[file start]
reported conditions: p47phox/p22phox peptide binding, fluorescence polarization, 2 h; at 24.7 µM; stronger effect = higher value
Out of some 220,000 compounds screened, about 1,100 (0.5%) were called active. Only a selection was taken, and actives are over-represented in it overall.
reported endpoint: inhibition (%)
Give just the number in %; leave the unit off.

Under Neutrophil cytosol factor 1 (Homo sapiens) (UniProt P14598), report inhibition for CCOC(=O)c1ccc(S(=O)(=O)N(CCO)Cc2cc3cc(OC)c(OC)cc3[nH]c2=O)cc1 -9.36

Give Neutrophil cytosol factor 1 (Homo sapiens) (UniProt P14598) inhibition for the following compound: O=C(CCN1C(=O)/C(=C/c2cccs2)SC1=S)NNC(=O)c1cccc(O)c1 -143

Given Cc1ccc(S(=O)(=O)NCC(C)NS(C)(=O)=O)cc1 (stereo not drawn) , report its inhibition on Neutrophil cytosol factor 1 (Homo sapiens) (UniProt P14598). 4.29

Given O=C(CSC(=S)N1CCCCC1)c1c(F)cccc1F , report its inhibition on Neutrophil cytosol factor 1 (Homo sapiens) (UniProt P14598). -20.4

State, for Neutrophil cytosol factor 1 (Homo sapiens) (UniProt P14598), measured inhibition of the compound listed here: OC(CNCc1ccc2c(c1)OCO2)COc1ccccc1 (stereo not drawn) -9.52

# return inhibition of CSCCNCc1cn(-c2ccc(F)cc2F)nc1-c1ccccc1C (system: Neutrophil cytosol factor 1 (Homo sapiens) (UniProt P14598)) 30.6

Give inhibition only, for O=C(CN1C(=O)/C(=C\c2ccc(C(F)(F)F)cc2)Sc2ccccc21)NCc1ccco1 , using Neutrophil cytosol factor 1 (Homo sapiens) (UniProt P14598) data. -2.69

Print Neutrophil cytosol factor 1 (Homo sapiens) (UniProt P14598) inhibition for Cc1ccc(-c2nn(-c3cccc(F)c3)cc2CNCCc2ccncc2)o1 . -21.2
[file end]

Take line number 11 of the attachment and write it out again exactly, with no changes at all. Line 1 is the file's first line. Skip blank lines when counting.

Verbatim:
Give inhibition only, for O=C(CN1C(=O)/C(=C\c2ccc(C(F)(F)F)cc2)Sc2ccccc21)NCc1ccco1 , using Neutrophil cytosol factor 1 (Homo sapiens) (UniProt P14598) data. -2.69